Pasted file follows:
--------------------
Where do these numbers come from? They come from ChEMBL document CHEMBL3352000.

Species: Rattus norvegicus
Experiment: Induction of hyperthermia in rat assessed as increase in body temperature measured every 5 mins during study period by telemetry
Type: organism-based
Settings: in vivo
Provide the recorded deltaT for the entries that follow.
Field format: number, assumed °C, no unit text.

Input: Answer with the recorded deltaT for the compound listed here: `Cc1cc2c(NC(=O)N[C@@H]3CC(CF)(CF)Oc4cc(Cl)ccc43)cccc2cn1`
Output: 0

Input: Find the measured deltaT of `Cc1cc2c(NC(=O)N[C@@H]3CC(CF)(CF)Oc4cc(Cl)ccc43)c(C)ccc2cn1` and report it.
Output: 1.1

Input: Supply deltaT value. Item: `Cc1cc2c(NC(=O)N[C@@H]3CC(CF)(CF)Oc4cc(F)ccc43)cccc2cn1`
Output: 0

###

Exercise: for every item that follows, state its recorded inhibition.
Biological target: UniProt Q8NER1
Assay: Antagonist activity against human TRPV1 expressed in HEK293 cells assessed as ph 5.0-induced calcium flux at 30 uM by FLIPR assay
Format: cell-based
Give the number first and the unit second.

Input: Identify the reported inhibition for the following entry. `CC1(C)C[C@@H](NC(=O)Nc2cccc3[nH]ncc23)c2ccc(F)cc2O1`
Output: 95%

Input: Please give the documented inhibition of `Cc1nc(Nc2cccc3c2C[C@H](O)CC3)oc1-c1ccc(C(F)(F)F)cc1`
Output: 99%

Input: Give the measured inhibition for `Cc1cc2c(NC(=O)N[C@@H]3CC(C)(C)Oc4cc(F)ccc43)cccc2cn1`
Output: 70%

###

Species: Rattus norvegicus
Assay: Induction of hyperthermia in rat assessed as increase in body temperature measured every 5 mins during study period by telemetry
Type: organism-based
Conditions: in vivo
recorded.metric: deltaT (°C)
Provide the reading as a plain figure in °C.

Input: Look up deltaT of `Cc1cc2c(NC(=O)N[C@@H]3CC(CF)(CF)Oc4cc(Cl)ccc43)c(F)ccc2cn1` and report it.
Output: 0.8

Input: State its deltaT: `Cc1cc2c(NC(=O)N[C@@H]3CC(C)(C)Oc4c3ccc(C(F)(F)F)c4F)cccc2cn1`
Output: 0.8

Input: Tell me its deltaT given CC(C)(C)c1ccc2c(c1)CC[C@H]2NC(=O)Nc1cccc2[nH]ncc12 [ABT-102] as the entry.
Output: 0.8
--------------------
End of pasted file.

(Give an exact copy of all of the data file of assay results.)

Where do these numbers come from? They come from ChEMBL document CHEMBL3352000.

Species: Rattus norvegicus
Experiment: Induction of hyperthermia in rat assessed as increase in body temperature measured every 5 mins during study period by telemetry
Type: organism-based
Settings: in vivo
Provide the recorded deltaT for the entries that follow.
Field format: number, assumed °C, no unit text.

Input: Answer with the recorded deltaT for the compound listed here: `Cc1cc2c(NC(=O)N[C@@H]3CC(CF)(CF)Oc4cc(Cl)ccc43)cccc2cn1`
Output: 0

Input: Find the measured deltaT of `Cc1cc2c(NC(=O)N[C@@H]3CC(CF)(CF)Oc4cc(Cl)ccc43)c(C)ccc2cn1` and report it.
Output: 1.1

Input: Supply deltaT value. Item: `Cc1cc2c(NC(=O)N[C@@H]3CC(CF)(CF)Oc4cc(F)ccc43)cccc2cn1`
Output: 0

###

Exercise: for every item that follows, state its recorded inhibition.
Biological target: UniProt Q8NER1
Assay: Antagonist activity against human TRPV1 expressed in HEK293 cells assessed as ph 5.0-induced calcium flux at 30 uM by FLIPR assay
Format: cell-based
Give the number first and the unit second.

Input: Identify the reported inhibition for the following entry. `CC1(C)C[C@@H](NC(=O)Nc2cccc3[nH]ncc23)c2ccc(F)cc2O1`
Output: 95%

Input: Please give the documented inhibition of `Cc1nc(Nc2cccc3c2C[C@H](O)CC3)oc1-c1ccc(C(F)(F)F)cc1`
Output: 99%

Input: Give the measured inhibition for `Cc1cc2c(NC(=O)N[C@@H]3CC(C)(C)Oc4cc(F)ccc43)cccc2cn1`
Output: 70%

###

Species: Rattus norvegicus
Assay: Induction of hyperthermia in rat assessed as increase in body temperature measured every 5 mins during study period by telemetry
Type: organism-based
Conditions: in vivo
recorded.metric: deltaT (°C)
Provide the reading as a plain figure in °C.

Input: Look up deltaT of `Cc1cc2c(NC(=O)N[C@@H]3CC(CF)(CF)Oc4cc(Cl)ccc43)c(F)ccc2cn1` and report it.
Output: 0.8

Input: State its deltaT: `Cc1cc2c(NC(=O)N[C@@H]3CC(C)(C)Oc4c3ccc(C(F)(F)F)c4F)cccc2cn1`
Output: 0.8

Input: Tell me its deltaT given CC(C)(C)c1ccc2c(c1)CC[C@H]2NC(=O)Nc1cccc2[nH]ncc12 [ABT-102] as the entry.
Output: 0.8